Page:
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close this bookHealth and Environment in Sustainable Development - Five Years after the Earth Summit (WHO, 1991, 128 p.)
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View the documentPreface
View the documentIntroduction
Open this folder and view contentsQuality assurance in microbiology
Open this folder and view contentsPart I. Bacteriological investigations
Open this folder and view contentsPart II. Essential media and reagents for isolation and identification of clinical pathogens
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View the documentSelected WHO publications of related interest
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According to the analysis of the health situation in the WHO Eighth General Programme of Work, communicable diseases continue to account for an unduly high proportion of the health budgets of developing countries. Acute diarrhoea is responsible for more than 30% of deaths in children in their first five years of life and results in as many as 4 million deaths annually. Acute respiratory infections (primarily pneumonia) are another important cause of death, resulting in an estimated 2.2 million deaths each year throughout the world. Analysis of data on lung aspirates appears to indicate that, in developing countries, bacteria such as Haemophilus influenzae and Streptococcus pneumoniae, rather than viruses, are the predominant pathogens in childhood pneumonia. Beta-lactamase-producing H. influenzae and S. pneumoniae with decreased sensitivity to penicillin have recently appeared in different parts of the world, making the surveillance of these pathogens increasingly important.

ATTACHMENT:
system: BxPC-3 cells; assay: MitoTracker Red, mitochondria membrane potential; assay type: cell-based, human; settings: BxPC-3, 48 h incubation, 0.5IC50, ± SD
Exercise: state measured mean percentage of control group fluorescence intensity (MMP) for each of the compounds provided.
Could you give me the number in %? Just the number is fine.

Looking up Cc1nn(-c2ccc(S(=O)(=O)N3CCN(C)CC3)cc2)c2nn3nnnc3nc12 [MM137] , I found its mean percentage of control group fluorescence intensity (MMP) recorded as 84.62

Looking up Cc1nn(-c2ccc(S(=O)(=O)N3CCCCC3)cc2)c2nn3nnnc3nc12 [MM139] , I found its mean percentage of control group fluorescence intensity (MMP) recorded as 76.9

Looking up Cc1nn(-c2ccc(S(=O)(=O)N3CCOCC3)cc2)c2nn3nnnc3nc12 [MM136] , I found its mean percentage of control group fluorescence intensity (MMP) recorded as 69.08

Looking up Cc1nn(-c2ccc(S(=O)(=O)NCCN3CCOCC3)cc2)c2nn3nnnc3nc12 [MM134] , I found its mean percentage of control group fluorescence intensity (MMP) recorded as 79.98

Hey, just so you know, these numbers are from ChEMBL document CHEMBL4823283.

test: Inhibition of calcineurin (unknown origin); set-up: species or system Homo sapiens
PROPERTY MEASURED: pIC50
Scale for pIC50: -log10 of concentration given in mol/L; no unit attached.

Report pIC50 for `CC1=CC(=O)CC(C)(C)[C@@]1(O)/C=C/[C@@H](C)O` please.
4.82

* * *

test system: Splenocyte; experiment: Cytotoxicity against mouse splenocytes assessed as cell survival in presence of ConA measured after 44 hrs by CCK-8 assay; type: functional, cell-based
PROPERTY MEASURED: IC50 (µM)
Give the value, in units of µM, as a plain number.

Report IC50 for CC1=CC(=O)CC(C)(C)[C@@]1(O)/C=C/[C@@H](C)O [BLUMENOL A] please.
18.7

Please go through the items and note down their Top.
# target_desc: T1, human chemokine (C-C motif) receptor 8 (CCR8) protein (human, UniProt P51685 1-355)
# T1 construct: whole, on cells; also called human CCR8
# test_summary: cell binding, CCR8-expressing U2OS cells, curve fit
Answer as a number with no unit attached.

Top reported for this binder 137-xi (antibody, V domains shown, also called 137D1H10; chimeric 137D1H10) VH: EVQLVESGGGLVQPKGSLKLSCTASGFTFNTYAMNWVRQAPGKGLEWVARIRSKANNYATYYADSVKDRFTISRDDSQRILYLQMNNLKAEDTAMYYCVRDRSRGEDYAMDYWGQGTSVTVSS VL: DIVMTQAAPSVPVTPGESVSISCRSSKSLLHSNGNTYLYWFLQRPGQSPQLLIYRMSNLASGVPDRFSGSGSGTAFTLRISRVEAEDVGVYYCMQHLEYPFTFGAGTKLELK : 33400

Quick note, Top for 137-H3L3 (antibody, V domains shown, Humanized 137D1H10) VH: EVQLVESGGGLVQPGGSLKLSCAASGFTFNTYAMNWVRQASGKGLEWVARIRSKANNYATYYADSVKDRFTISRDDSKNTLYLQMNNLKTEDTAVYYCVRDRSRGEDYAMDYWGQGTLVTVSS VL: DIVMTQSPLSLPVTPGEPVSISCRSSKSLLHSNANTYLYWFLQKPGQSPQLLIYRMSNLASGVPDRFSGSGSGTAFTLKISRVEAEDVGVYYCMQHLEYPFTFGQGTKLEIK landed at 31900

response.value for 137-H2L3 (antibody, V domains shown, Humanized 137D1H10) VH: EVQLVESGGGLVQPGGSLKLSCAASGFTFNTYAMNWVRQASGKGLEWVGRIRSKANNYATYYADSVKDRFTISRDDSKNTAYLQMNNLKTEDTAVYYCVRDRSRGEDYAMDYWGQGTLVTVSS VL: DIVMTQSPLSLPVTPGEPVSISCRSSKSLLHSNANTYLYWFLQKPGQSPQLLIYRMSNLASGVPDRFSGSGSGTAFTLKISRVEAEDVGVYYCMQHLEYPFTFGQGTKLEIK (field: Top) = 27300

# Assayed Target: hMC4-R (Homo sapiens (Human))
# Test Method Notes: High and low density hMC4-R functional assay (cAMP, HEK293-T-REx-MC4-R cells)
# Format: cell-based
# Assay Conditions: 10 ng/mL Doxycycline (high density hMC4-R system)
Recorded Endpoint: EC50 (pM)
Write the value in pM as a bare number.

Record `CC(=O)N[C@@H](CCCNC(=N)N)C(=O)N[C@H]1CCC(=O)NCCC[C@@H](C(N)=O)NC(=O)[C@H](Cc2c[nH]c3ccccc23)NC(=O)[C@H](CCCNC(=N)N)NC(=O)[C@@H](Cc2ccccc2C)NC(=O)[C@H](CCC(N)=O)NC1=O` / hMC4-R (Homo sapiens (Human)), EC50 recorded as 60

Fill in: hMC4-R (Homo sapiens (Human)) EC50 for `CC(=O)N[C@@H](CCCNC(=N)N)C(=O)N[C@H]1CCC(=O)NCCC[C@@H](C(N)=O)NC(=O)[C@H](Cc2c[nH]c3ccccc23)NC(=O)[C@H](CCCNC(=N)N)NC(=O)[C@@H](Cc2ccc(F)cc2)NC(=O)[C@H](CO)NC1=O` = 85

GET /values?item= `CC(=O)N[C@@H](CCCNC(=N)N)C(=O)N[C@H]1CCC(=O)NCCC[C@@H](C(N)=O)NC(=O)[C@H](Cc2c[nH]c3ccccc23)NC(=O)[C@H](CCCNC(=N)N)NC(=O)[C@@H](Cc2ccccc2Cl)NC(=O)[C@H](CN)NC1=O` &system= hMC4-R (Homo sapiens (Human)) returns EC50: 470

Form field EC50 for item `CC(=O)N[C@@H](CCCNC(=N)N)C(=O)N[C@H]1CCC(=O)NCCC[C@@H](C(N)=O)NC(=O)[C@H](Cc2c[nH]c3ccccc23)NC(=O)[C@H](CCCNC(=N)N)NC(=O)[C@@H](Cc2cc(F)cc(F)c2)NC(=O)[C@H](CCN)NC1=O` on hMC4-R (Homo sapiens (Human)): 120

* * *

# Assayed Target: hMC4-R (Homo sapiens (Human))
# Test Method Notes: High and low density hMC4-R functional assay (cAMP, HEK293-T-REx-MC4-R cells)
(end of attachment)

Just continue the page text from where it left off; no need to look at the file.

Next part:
Sexually transmitted diseases are on the increase everywhere. There are still threats of epidemics and pandemics of viral or bacterial origin, made more likely by inadequate epidemiological surveillance and deficient preventive measures. To prevent and control the main bacterial diseases, there is a need to develop simple tools for use in epidemiological surveillance and disease monitoring, as well as simplified and reliable diagnostic techniques.

To meet the challenge that this situation represents, the health laboratory services must be based on a network of laboratories carrying out microbiological diagnostic work for health centres, hospital doctors, and epidemiologists. The complexity of the work will increase from the peripheral to the intermediate and central laboratories. Only in this way will it be possible to gather, quickly enough, sufficient relevant information to improve surveillance, and permit the early recognition of epidemics or unusual infections and the development, application, and evaluation of specific intervention measures.